Science Exchange moves into big pharma with $25 million in Series B funding

Research marketplace Science Exchange is now $25 million richer. The startup hooking researchers up with service providers just added the Series B funding round to its coffers, putting its total raised at $30.5 million.

Maverick Capital led the round, with participation from Union Square Ventures, Index Ventures, OATV, Collaborative Fund, YC Continuity Fund, TEDMED CEO Jose Suarez, Sam Altman, Steve Case, Paul Buchheit, and other angel investors.

Science Exchange came out of Y Combinator in 2011 to help academic and government researchers find the right lab services. The idea is similar to Emerald Cloud Therapeutics or another YC company, Transcriptic in that customers can order services needed through an online platform.

However, Science Exchange is more of a marketplace and both Emerald and Transcriptic would be considered cloud-based service providers for the needed lab research. The startup claims to work with more than 2,500 of these types of institutions now on the demand side.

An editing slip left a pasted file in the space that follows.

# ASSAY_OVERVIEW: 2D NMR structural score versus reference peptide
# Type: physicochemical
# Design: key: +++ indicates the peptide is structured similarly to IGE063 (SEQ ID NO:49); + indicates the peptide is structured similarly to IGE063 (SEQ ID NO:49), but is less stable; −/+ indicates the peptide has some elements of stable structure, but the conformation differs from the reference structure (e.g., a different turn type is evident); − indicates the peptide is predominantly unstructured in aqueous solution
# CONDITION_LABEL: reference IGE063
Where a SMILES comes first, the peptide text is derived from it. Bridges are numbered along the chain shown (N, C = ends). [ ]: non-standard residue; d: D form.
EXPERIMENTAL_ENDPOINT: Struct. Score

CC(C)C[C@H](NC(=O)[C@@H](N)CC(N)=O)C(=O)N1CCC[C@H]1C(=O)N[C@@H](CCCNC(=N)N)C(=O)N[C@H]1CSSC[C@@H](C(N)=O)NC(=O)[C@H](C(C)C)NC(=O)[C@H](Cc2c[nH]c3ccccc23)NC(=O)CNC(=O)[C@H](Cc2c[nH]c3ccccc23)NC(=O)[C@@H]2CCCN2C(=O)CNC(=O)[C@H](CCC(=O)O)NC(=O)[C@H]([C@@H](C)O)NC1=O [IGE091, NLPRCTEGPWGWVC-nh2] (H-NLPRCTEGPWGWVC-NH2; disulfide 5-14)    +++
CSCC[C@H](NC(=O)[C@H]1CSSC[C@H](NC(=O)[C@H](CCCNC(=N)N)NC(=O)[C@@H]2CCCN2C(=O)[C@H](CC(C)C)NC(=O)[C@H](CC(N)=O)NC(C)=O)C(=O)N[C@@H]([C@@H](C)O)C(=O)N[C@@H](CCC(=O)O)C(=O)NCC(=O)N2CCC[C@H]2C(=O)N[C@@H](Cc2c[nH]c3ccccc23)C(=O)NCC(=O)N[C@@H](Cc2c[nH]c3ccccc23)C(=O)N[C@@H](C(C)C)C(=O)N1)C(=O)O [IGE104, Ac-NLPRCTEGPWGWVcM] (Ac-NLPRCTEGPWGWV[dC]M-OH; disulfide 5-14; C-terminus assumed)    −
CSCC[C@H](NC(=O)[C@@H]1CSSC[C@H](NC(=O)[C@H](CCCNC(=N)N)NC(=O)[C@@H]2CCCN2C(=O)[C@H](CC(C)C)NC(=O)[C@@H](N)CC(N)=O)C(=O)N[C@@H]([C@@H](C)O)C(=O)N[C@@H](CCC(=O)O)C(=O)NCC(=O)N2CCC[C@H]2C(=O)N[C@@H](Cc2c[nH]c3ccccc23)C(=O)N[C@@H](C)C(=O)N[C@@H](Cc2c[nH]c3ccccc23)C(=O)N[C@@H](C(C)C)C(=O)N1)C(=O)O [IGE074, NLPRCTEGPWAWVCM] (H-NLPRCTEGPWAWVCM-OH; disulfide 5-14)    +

Many research institutions don’t have the full resources to conduct research needed and research is often costly and takes a long time to get results. Science Exchange offers a marketplace of outsourcing services to conduct the research for these institutions and in theory lower the cost and time it takes. But most of this was for smaller organizations held within government and academia.

Co-founders Dr. Elzabeth Iorns, Dan Knox, Photo Credit: John Ellis

Science Exchange started moving beyond smaller academic research institutions and into big pharma over the last year, including work with the France-based pharmaceutical conglomerate Sanofi.

According to Science Exchange, the foray into larger organizations has helped the startup grow by 500 percent in the last year – it now claims eight out of the top 10 pharmaceutical companies use the startup for outsourced research.

Larger pharmaceutical companies are also helping to spur the growth with a higher volume of more complex orders compared to academic and government institutions. “And so the dollar value of those types of orders are much bigger, almost an order of magnitude than other users,” Science Exchange co-founder Dan Knox told TechCrunch.

Researchers from Harvard or Stanford might order research costing around $3,000 to 5,000 on average, whereas a big pharmaceutical company will be spending 10 times that for multiple tests, for example.

The startup plans to use the new funding to hire in several areas including product, engineering, sales, marketing, and customer success. Knox also told us Science Exchange plans to expand to more of the top research institutions in the U.S. and Europe and that it would like to get into food tech and cosmetics research in the future.